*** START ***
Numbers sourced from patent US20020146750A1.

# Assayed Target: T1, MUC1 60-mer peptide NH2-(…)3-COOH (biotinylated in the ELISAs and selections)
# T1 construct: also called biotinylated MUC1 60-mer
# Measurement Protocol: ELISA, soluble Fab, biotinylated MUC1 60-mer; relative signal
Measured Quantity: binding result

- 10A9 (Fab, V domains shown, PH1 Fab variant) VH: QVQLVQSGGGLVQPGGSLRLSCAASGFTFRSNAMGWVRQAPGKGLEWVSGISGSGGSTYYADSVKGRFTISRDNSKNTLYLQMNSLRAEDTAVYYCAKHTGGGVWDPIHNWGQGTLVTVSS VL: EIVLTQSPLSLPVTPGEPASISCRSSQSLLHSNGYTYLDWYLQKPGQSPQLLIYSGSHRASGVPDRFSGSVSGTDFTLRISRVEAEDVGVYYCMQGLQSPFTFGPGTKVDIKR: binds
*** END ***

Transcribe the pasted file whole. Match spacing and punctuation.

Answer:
Numbers sourced from patent US20020146750A1.

# Assayed Target: T1, MUC1 60-mer peptide NH2-(…)3-COOH (biotinylated in the ELISAs and selections)
# T1 construct: also called biotinylated MUC1 60-mer
# Measurement Protocol: ELISA, soluble Fab, biotinylated MUC1 60-mer; relative signal
Measured Quantity: binding result

- 10A9 (Fab, V domains shown, PH1 Fab variant) VH: QVQLVQSGGGLVQPGGSLRLSCAASGFTFRSNAMGWVRQAPGKGLEWVSGISGSGGSTYYADSVKGRFTISRDNSKNTLYLQMNSLRAEDTAVYYCAKHTGGGVWDPIHNWGQGTLVTVSS VL: EIVLTQSPLSLPVTPGEPASISCRSSQSLLHSNGYTYLDWYLQKPGQSPQLLIYSGSHRASGVPDRFSGSVSGTDFTLRISRVEAEDVGVYYCMQGLQSPFTFGPGTKVDIKR: binds